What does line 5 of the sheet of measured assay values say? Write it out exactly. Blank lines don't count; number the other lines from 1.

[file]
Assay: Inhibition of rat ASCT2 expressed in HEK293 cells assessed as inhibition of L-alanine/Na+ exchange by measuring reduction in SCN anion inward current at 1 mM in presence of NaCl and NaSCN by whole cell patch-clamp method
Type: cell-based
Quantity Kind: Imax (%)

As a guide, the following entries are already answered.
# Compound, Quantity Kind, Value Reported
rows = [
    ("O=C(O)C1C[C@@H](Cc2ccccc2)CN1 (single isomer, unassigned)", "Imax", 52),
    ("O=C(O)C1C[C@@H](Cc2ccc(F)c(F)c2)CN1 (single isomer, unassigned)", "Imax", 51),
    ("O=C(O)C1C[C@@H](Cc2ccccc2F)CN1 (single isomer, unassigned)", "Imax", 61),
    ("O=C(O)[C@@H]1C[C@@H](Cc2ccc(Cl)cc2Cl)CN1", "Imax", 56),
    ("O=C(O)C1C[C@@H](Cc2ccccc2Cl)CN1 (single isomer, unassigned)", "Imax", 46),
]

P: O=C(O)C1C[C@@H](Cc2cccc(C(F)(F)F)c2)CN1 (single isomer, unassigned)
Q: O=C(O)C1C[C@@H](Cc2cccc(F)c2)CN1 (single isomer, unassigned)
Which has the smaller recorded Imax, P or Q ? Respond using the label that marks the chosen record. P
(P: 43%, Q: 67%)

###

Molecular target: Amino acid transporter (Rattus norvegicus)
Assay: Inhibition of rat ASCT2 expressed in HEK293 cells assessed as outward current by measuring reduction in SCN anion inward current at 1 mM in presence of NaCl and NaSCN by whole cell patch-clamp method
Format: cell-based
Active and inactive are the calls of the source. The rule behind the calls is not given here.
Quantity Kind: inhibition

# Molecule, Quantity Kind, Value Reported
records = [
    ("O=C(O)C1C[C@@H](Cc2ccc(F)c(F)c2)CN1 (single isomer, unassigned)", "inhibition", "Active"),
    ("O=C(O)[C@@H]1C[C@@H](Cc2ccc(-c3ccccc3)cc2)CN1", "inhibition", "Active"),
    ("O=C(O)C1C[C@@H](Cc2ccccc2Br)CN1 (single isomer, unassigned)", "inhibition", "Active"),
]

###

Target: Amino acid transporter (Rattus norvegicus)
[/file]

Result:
# Compound, Quantity Kind, Value Reported